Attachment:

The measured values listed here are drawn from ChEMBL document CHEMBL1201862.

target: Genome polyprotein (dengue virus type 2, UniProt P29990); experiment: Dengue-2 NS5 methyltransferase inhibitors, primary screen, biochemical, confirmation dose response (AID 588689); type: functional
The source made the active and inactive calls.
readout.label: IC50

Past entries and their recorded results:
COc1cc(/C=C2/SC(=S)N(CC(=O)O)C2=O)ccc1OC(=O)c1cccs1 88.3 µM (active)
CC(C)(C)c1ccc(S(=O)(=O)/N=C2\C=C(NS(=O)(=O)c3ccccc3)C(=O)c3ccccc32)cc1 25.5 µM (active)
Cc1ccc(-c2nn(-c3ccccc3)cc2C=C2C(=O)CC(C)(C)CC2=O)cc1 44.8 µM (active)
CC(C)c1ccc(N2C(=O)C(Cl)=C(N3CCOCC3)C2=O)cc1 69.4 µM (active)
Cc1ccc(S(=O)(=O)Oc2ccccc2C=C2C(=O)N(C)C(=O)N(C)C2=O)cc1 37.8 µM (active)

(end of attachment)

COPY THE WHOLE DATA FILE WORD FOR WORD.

The measured values listed here are drawn from ChEMBL document CHEMBL1201862.

target: Genome polyprotein (dengue virus type 2, UniProt P29990); experiment: Dengue-2 NS5 methyltransferase inhibitors, primary screen, biochemical, confirmation dose response (AID 588689); type: functional
The source made the active and inactive calls.
readout.label: IC50

Past entries and their recorded results:
COc1cc(/C=C2/SC(=S)N(CC(=O)O)C2=O)ccc1OC(=O)c1cccs1 88.3 µM (active)
CC(C)(C)c1ccc(S(=O)(=O)/N=C2\C=C(NS(=O)(=O)c3ccccc3)C(=O)c3ccccc32)cc1 25.5 µM (active)
Cc1ccc(-c2nn(-c3ccccc3)cc2C=C2C(=O)CC(C)(C)CC2=O)cc1 44.8 µM (active)
CC(C)c1ccc(N2C(=O)C(Cl)=C(N3CCOCC3)C2=O)cc1 69.4 µM (active)
Cc1ccc(S(=O)(=O)Oc2ccccc2C=C2C(=O)N(C)C(=O)N(C)C2=O)cc1 37.8 µM (active)